Last week Reason made note of an absurd, violent ballot initiative proposed by a lawyer in California that would mandate the death penalty for all gay people (and authorize citizens to carry out the sentence should the state refuse). He paid his $200 and submitted his initiative to the attorney general's office to have a title and summary prepared so he could begin collecting signatures, if he so wanted to. That such a ballot initiative could not ever be implemented into law did not seem to figure into the process at this point.
But today, Attorney General Kamala Harris asked the courts for authorization to refuse to prepare the initiative as the law requires. Via the Sacramento Bee and a prepared statement from Harris:
"As Attorney General of California, it is my sworn duty to uphold the California and United States Constitutions and to protect the rights of all Californians. This proposal not only threatens public safety, it is patently unconstitutional, utterly reprehensible, and has no place in a civil society," Harris, a candidate for the U.S. Senate, said in her first public statement about the proposal.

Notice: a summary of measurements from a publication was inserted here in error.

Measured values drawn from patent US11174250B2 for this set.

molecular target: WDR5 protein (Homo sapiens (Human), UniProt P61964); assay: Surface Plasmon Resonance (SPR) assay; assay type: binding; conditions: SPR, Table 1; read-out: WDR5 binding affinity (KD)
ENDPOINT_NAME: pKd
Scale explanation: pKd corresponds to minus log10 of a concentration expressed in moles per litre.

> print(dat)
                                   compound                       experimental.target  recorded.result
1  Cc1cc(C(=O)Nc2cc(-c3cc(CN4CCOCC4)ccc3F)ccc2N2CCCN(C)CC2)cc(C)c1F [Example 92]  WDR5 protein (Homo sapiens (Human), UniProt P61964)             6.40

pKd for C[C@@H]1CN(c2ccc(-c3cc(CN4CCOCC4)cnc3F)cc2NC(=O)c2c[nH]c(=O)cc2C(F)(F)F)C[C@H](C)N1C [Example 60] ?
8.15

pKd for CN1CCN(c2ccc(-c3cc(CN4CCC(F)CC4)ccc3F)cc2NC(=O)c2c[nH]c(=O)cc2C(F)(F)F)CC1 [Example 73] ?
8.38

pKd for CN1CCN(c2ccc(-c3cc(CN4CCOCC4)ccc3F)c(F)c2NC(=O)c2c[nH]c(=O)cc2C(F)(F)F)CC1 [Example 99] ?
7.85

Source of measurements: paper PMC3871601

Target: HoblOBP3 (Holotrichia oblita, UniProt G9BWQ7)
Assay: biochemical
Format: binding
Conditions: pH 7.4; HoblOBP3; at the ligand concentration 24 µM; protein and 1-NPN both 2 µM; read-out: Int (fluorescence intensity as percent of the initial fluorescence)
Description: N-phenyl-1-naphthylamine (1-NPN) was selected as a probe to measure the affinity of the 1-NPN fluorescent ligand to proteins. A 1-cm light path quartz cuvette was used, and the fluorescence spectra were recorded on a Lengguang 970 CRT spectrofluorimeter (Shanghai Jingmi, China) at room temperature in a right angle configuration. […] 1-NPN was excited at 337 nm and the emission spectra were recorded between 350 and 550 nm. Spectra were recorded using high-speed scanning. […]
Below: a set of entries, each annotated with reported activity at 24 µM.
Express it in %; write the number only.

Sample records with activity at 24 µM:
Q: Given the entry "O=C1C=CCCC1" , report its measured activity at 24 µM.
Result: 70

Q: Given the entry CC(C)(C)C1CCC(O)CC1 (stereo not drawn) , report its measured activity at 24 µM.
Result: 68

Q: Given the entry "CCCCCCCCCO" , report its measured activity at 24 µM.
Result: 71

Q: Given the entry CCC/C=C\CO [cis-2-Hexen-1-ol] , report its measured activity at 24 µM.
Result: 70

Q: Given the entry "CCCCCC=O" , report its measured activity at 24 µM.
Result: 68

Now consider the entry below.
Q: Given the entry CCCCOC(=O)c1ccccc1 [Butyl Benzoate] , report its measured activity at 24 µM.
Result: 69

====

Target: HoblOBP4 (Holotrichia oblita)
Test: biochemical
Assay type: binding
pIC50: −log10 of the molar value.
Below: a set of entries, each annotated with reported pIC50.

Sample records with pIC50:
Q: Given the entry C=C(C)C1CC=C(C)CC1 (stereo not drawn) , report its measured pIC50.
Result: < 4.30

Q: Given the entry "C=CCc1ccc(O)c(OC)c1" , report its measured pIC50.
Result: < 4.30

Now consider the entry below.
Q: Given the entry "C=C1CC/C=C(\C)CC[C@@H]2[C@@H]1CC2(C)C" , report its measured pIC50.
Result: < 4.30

"Today, I am filing an action for declaratory relief with the court seeking judicial authorization for relief from the duty to prepare and issue the title and summary for the "Sodomite Suppression Act." If the Court does not grant this relief, my office will be forced to issue a title and summary for a proposal that seeks to legalize discrimination and vigilantism."
And, um, murder? That's a strange way to describe what the initiative does. Well, I suppose technically it wouldn't be murder since the ballot initiative would declare that it's not murder, but there's no reason that Harris has to play that semantic game.